COLUMBUS — A Cherokee County man who was the subject of 2016 car chase which resulted in his being shot will spend nearly seven years in prison.

According to a release by the Cherokee County Attorney’s Office, Kevin James Duncan, 39, was convicted of aggravated assault of a law enforcement officer and fleeing or attempting to elude a law enforcement officer in both Cherokee and Crawford counties and was sentenced to a total of 79 months imprisonment.

On May 3, 2016, Duncan made threats of violence towards several individuals, including the Columbus Animal Control Officer, and discharged a firearm through the sunroof of his vehicle.

After locating Duncan, a Cherokee County Sheriff’s deputy observed Duncan swerve at an oncoming motorist and attempted to stop him. He then fled within the City of Columbus. Columbus City Police and sheriff’s personnel pursued the Duncan, who then went north from Columbus to Crawford County, where Columbus PD discontinued their involvement in the pursuit. Cherokee County Sheriff’s deputies continued into Crawford County and became secondary units, after Crawford County deputies became primary.

Police radio reports indicated speeds were in excess of 110 mph along Kansas Highway 7, through Cherokee and into Girard before turning east on Highway 47 toward Highway 69.

Stop sticks were deployed and Duncan was stopped in the vicinity of 200th Street and Highway 47, where he was shot by police.

It was not the first time Duncan had been involved in a police chase.

In 2010 Duncan was allegedly involved in a domestic altercation in Columbus. By the time officers arrived he had left the scene, but was located near Riverton in the early morning hours of Sept. 13, 2010.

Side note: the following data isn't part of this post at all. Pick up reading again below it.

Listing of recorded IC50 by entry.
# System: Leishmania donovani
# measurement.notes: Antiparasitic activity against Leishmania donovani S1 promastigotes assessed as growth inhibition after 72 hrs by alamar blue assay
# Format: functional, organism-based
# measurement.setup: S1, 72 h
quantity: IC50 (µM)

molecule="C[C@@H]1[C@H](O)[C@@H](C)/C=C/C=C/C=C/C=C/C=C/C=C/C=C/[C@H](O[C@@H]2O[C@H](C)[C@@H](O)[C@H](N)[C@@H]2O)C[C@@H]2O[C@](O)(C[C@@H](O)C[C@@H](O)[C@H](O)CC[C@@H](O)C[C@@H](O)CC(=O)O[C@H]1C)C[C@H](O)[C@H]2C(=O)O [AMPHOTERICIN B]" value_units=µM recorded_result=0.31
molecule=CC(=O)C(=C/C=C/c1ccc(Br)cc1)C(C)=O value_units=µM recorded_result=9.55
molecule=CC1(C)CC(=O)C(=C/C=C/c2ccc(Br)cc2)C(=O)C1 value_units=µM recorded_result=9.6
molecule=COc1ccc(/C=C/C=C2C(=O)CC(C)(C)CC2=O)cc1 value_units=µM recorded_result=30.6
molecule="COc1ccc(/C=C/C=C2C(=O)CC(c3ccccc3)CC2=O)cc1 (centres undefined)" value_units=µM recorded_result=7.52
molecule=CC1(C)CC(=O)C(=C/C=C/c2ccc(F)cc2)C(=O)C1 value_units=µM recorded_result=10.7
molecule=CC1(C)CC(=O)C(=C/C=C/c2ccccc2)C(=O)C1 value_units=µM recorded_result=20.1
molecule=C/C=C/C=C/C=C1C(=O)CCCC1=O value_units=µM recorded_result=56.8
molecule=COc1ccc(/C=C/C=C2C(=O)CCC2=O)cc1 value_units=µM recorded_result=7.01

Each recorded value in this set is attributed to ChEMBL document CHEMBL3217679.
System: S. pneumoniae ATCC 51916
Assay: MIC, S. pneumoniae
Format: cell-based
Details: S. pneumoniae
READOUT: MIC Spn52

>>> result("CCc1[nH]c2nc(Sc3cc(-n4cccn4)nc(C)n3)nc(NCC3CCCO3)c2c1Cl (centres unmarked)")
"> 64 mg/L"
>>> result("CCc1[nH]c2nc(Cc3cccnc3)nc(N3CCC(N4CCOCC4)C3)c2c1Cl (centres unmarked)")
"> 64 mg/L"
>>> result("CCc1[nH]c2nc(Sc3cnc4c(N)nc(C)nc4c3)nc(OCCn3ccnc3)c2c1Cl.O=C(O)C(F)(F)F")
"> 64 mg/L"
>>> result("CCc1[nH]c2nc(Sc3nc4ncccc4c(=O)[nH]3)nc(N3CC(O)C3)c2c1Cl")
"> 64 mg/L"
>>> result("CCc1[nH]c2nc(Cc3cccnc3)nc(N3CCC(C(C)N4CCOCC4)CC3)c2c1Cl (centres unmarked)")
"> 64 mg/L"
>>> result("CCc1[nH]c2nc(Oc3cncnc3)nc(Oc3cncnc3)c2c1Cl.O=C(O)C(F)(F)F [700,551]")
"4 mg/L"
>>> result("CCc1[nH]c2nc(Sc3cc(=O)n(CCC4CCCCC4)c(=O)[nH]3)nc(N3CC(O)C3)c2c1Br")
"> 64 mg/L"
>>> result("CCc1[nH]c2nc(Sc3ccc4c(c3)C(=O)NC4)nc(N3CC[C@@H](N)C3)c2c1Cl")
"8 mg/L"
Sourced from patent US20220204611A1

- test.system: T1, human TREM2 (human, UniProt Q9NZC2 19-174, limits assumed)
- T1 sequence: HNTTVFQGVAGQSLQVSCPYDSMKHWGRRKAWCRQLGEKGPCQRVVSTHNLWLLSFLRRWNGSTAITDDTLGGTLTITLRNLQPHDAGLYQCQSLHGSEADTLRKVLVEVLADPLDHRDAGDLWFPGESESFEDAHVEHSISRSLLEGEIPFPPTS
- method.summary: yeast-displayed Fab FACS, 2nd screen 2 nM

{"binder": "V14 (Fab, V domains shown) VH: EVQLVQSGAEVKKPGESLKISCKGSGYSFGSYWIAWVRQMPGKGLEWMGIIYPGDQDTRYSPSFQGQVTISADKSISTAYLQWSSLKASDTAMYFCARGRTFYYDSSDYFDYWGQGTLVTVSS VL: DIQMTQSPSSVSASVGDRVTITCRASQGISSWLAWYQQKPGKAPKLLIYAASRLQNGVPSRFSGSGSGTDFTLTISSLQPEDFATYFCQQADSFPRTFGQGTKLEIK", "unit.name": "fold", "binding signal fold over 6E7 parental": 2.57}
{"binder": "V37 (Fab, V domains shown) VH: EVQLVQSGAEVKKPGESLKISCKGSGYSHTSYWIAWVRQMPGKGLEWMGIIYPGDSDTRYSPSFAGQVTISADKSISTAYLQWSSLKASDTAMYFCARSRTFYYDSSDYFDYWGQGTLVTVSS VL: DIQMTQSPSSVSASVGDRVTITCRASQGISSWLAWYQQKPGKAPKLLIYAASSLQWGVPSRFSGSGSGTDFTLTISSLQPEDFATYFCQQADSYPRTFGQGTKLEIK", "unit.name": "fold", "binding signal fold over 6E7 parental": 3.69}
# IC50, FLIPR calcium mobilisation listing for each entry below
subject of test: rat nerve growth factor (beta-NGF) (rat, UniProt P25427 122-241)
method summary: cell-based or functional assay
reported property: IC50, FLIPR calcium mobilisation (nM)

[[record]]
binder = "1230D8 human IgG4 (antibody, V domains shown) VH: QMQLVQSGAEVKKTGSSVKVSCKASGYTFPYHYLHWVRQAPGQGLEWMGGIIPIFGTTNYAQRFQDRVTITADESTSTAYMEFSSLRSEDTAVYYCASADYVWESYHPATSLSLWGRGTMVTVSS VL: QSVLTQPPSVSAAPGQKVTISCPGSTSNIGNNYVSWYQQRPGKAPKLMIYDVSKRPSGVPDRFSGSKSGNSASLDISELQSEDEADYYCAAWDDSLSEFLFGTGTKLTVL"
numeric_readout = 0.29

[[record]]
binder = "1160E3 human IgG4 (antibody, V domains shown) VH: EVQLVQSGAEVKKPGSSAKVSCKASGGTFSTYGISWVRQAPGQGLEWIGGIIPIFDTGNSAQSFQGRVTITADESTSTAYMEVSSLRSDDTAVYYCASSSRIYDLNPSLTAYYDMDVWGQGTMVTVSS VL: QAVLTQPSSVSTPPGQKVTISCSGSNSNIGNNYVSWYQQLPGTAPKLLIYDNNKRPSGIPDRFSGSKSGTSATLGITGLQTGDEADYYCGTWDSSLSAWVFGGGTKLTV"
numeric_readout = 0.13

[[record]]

When officers attempted to stop him, Cherokee County Undersheriff Terry Clugston said at the time, he ran and a car chase ensued.

Cherokee County Sheriff David Groves said the initial stop was for a hit and run at the Riverton stoplight.

“He went through the roundabout backwards, stuff like that,” Clugston said in 2010. “When he got down by the Empire District plant he launched his car into the river.”

According to Groves, Duncan drove into the river intentionally and alcohol is suspected to have been involved.

“He called 911 and a dispatcher was on the phone with him telling him he needed to stop and talk to the deputy,” Groves said in 2010. “He intentionally drove into the river.”

Clugston said the car floated to the middle of the river before sinking and officers watched Duncan get out of the car.

The Galena Fire Department was called and brought out their rescue boat to fish Duncan out of the river.

“Of course he swam away,” Clugston said.

Groves said as deputies attempted to take Duncan into custody, he picked up a long stick and swung it at them. Groves said three deputies ended up in the water to arrest Duncan who then attempted to take a deputy’s gun — twice.

Cherokee County Attorney Jake Conard said he was satisfied with the sentence.

“It’s great to see the cooperation and coordination between law enforcement agencies and prosecutors’ offices in neighboring counties result in a lengthy prison sentence for someone who poses such a threat to the peace and safety of our communities,” Conard said.